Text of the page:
Title: The Impossible Knife of Memory
Author: Laurie Halse Anderson
Genre: YA contemporary
Length: 391 pages
Published by: Text Publishing
Source: borrowed from school library
For the past five years, Hayley Kincain and her father, Andy, have been on the road, never staying long in one place as he struggles to escape the demons that have tortured him since his return from Iraq. Now they are back in the town where he grew up so Hayley can attend school. Perhaps, for the first time, Hayley can have a normal life, put aside her own painful memories, even have a relationship with Finn, the hot guy who obviously likes her but is hiding secrets of his own.
Will being back home help Andy’s PTSD, or will his terrible memories drag him to the edge of hell, and drugs push him over? The Impossible Knife of Memory is Laurie Halse Anderson at her finest: compelling, surprising, and impossible to put down.
So my school library is awesome as usual, in allowing me to have this book two weeks past the due date. I REALLY wanted to read it because 1) Laurie Halse Anderson is kind of a big name and 2) it looked good. Plus, YA contemporary is cool.
Let’s start with the awesome things.
Awesome thing numero uno – our main character, Hayley, rocks. Other reviews will write about how snarky she is, and some people might not like that (it’s true she comes off as a bit abrasive) but I loved her! She’s witty in this really bitchy way, but also hilarious. The writing is easy to read and fast, and there’s plenty of stuff to break up the darkness of the topic matter.
Awesome thing numero duo (??) – sorry for my shocking counting. This is why I dropped maths. Anyway! Finn! Finn is great! He’s funny and he brings a lightness to Hayley’s snark. He’s basically adorkable. LESS awesome that he dropped out of it quite a bit towards the end, though.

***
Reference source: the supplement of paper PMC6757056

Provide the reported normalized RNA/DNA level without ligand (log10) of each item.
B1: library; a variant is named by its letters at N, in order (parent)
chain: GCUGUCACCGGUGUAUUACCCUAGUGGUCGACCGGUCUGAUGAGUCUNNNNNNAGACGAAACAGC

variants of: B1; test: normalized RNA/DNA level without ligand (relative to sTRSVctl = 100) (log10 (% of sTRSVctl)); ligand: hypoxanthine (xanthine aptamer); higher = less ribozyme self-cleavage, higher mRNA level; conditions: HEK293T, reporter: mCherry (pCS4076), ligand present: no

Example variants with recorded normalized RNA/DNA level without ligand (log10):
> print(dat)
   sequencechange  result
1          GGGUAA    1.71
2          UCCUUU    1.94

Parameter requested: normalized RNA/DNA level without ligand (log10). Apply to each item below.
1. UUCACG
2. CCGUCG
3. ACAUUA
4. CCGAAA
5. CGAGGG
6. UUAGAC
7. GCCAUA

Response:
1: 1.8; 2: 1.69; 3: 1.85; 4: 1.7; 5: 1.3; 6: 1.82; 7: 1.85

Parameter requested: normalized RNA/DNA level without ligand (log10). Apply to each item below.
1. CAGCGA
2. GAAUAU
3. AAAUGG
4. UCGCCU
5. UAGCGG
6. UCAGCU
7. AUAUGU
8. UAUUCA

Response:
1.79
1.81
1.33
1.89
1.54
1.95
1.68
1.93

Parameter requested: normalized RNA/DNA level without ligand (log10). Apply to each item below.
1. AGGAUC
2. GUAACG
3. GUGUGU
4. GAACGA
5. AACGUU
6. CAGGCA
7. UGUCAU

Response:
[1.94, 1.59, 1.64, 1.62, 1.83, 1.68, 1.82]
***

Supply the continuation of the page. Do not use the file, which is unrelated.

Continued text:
Awesome thing numero three, I’m giving up with the other numbers – PTSD is not often dealt with in YA books. I’ll get to my complaints about it in a minute, but let’s just say that we need to talk about things like this. We can’t shove them under a rug. Talking about issues in YA books is a great way to get them talked about OUTSIDE of them, and PTSD is one of those things.
Not so awesome things (let’s change to dot points because I’m lazy):
– Changing of tone. It was a bit all over the place. It was like:
Well, okay, not so much angst as legitimate, awful problems. But I still would have liked more consistency.
– The pacing. It was a bit slow (and quite a long book for a contemporary). The short chapters broke this up a bit, though.
– The emotion just wasn’t there for me. I’m sure other people will bawl their eyes out, but I’m not a particularly bawl-your-eyes-out kind of person. I prefer to keep my eyes inside my head except when reading The Fault in Our Stars and watching the cute bits of How I Met Your Mother. It didn’t affect me as much as I wanted to, because it felt like the PTSD sections were from a distance.
– The flashbacks. They didn’t move the story forward, they weren’t explained well, I didn’t like them.
And back to the good bits for a second, because I forgot one.
The ending!!! Not the ending ending (it felt too resolved for my tastes) but right before that. I won’t give anything away but it was SO TENSE, and just…TENSION. SO MUCH OF IT. And that was my favourite part of the book, because everything came to a point where something had to happen. I was surprised about what actually DID happen, but my lips are sealed. You should read it and find out for yourself 🙂
Laurie Halse Anderson is a fantastic storyteller, and The Impossible Knife of Memory is a story that finishes on a knife-edge of family and hope and yesterdays. Definitely recommend.
Rating: 4/5 Wonderkitties (these Wonderkitties are different sizes in every review. Shows you how professional I am. Oh well)